So much of the holidays seem to center around gifts and eating.
We focus so much of our energy on shopping and material things that many people leave Thanksgiving dinner with their families to camp outside of stores to get their hands on the latest item for cheap.
An exorbitant amount of time during the holidays is also spent in the kitchen, at the grocery stores or crammed into packed restaurants. There’s no arguing that food is an important part of the holidays; our favorite uncle’s pasta a la vodka or a friend’s famous apple cobbler reminds us of this festive time of year and is something we can look forward to year round. But there are tons of fun — and free — events happening around the community this time of year that sometimes get overlooked.
To name a few, the Morse Museum holds a free Christmas Eve open house every year, Winter Park’s Hanukkah on the Park offers singing performances, live music and dancers in Central Park on Sunday, Dec. 25, and school bands from the teams playing in the Champs Sports Bowl march up Park Avenue on Thursday, Dec. 29, as a prelude to the game.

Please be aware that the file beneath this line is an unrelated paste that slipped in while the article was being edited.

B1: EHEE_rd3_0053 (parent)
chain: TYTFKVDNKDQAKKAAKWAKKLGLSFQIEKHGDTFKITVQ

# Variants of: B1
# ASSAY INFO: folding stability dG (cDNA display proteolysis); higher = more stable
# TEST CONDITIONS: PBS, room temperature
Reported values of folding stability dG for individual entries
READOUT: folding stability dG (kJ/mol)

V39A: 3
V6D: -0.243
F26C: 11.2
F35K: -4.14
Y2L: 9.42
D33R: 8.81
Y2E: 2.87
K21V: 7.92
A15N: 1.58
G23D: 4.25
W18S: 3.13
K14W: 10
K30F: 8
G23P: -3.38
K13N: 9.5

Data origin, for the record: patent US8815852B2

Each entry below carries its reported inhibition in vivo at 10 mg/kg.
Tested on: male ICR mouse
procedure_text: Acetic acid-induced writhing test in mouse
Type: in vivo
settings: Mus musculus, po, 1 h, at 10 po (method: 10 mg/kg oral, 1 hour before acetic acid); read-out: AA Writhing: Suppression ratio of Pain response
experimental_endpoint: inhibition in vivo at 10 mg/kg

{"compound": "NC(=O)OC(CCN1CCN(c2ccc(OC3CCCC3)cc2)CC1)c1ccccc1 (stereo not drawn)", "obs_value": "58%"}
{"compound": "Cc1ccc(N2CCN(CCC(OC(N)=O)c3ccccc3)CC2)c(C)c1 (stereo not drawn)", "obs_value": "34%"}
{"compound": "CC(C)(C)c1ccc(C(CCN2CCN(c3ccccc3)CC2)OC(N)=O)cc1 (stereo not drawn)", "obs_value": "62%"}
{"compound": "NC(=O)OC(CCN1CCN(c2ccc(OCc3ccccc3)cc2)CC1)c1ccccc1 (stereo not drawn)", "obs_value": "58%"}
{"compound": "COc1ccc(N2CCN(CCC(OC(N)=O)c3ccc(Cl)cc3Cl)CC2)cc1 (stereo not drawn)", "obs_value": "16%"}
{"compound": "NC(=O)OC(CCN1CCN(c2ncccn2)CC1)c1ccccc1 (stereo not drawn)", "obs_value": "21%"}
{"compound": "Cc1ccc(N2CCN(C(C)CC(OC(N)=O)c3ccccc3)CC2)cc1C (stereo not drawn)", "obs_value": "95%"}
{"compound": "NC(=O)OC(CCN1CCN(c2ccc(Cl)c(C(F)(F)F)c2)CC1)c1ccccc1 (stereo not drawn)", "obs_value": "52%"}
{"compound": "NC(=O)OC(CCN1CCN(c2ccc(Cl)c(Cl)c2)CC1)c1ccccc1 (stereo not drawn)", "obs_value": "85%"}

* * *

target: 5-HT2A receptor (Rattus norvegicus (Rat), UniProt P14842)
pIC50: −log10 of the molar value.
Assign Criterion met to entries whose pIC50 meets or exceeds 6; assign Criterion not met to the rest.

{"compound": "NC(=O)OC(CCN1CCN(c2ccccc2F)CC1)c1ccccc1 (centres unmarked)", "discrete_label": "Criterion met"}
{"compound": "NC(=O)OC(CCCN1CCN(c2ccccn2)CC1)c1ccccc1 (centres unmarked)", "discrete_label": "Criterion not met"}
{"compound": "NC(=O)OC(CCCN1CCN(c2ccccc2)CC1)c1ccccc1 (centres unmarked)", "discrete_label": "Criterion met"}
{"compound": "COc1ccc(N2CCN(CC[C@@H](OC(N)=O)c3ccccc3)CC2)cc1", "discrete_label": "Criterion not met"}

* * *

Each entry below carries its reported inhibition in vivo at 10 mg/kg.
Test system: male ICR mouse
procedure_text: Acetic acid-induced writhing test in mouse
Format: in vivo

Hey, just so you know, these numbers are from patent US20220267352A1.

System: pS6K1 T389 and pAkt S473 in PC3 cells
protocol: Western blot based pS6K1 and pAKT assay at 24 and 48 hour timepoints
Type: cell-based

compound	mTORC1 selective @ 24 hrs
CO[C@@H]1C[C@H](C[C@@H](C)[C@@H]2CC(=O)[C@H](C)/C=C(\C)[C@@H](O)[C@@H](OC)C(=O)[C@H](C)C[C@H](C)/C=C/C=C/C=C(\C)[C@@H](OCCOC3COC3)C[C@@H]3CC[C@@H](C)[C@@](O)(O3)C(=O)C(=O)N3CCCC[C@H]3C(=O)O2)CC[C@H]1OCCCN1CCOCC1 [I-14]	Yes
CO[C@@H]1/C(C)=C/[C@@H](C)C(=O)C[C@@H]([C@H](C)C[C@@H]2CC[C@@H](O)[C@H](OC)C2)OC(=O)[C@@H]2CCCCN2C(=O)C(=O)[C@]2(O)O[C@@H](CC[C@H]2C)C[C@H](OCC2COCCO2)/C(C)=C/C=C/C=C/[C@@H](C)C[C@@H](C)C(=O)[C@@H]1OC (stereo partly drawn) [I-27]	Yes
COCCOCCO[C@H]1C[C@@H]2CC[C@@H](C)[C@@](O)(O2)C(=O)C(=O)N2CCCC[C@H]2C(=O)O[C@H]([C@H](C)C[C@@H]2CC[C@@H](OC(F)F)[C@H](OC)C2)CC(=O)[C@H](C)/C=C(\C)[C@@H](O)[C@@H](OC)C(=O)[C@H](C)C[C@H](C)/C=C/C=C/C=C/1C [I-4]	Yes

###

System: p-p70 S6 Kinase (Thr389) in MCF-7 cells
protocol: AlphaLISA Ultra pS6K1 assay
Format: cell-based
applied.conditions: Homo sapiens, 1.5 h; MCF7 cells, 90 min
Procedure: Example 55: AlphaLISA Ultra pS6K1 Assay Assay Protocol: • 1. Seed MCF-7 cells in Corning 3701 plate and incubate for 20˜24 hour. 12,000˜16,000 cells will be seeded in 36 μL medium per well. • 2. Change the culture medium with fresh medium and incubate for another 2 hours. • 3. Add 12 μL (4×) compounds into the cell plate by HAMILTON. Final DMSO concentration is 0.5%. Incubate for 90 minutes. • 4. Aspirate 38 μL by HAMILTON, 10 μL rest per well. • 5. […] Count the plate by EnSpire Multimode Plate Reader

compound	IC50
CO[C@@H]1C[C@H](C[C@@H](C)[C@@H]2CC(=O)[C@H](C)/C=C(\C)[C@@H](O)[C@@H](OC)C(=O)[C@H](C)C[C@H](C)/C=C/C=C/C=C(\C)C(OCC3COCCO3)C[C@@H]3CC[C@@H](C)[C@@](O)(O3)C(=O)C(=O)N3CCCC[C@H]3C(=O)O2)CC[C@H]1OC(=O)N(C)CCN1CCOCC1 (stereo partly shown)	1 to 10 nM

Maybe some people don’t realize these events are taking place in their communities but, in many cases, people’s to-do lists and calendars are so full during the holidays that they don’t leave enough time for some good, old-fashioned fun.
The holiday songs we treasure so much this time of year rhyme about carolers, chestnuts on an open fire and — though there’s not snow here to dash through — enjoying the cool, crisp weather. But these things are rarely priorities these days.
Getting together with family and friends is very important during the holidays, but it’s also important to connect with the community. Meeting neighbors, getting out to public parks and experiencing something new not only benefits an individual but our society as a whole.
There’s always a way to introduce some of these fun and often cultural events into existing holiday plans. Instead of dinner at a family member’s house, get everyone together to take in a free, live show or visit a local museum. Take a drive through the neighborhood to look at the holiday lights on the streets and houses. There are tons of ways to spice up your holidays and create new, lasting and enriching traditions.